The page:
Smoking Cessation

Financial incentives double smoking quit rates

Offering small financial incentives doubles smoking cessation rates among socioeconomically disadvantaged smokers, according to research from The University of Texas Health Science Center at Houston (UTHealth). ...

Nov 17, 2014
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Helping your loved one stop smoking

Did you know using tobacco products is a preventable cause of death? In the United States, it ranks No. 1 as a cause we can prevent through behavioral change alone.

Nov 04, 2014
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Smoking is a pain in the back

If you want to avoid chronic back pain, put out the cigarette. A new Northwestern Medicine® study has found that smokers are three times more likely than nonsmokers to develop chronic back pain, and dropping ...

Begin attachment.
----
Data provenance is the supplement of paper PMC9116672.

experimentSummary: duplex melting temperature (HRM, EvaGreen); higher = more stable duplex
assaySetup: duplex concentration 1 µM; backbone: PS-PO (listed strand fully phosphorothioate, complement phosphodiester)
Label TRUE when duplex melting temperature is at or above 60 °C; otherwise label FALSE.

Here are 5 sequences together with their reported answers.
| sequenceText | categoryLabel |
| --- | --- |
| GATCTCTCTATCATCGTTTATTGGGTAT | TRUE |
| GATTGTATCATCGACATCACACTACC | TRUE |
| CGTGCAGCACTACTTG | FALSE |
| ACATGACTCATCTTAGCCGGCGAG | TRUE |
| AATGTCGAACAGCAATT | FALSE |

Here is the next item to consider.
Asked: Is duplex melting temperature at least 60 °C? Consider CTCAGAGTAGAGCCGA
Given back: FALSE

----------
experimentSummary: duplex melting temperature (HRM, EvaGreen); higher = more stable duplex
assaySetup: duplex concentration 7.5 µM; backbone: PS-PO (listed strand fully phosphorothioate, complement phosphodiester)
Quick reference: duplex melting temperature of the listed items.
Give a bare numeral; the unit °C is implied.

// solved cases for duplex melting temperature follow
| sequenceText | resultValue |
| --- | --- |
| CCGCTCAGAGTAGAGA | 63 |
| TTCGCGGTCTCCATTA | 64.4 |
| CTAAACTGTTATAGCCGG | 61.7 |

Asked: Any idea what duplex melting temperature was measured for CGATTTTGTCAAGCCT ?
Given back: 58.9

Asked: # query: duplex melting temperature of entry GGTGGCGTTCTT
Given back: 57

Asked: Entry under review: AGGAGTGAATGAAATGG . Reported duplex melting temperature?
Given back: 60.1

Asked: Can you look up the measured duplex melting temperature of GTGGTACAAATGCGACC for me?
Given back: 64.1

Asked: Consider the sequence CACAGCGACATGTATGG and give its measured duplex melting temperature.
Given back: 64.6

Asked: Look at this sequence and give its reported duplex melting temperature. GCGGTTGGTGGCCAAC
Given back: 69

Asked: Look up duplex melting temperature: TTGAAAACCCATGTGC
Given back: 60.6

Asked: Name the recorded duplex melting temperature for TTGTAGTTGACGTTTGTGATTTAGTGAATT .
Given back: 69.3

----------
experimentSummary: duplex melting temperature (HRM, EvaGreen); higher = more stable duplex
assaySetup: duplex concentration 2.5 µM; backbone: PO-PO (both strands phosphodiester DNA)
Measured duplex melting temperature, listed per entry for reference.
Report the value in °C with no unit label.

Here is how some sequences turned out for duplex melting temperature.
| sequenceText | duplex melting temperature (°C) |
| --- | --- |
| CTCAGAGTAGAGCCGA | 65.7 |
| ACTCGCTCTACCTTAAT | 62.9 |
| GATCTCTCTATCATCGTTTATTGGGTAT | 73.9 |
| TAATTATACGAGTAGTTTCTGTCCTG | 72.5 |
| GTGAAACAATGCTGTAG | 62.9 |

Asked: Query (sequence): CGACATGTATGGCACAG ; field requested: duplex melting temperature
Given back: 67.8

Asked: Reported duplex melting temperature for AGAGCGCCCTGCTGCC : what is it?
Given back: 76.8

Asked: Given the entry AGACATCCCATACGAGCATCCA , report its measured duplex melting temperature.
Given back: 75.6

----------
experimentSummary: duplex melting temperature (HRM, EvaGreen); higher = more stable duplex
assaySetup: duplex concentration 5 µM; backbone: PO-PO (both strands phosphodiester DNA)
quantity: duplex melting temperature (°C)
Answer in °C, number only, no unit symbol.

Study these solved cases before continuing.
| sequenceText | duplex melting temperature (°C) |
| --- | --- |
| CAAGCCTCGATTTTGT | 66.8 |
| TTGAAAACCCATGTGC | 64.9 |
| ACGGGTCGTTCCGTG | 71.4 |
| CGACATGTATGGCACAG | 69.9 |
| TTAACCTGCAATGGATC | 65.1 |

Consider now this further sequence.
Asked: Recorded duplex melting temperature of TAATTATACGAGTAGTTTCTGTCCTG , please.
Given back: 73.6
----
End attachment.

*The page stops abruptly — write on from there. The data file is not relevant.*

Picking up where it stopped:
Nov 03, 2014
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Smoking cessation (colloquially quitting smoking) is the process of discontinuing the practice of inhaling a smoked substance. This article focuses exclusively on cessation of tobacco smoking; however, the methods described may apply to cessation of smoking other substances that can be difficult to stop using due to the development of strong physical substance dependence or psychological dependence (in more common parlance, addiction).

Smoking cessation can be achieved with or without assistance from healthcare professionals or the use of medications. Methods that have been found to be effective include interventions directed at or via health care providers and health care systems; medications including nicotine replacement therapy (NRT) and varenicline; individual and group counselling; and Web-based or stand-alone and computer programs. Although stopping smoking can cause short-term side effects such as reversible weight gain, smoking cessation services and activities are cost-effective because of the positive health benefits.

This text uses material from Wikipedia licensed under CC BY-SA

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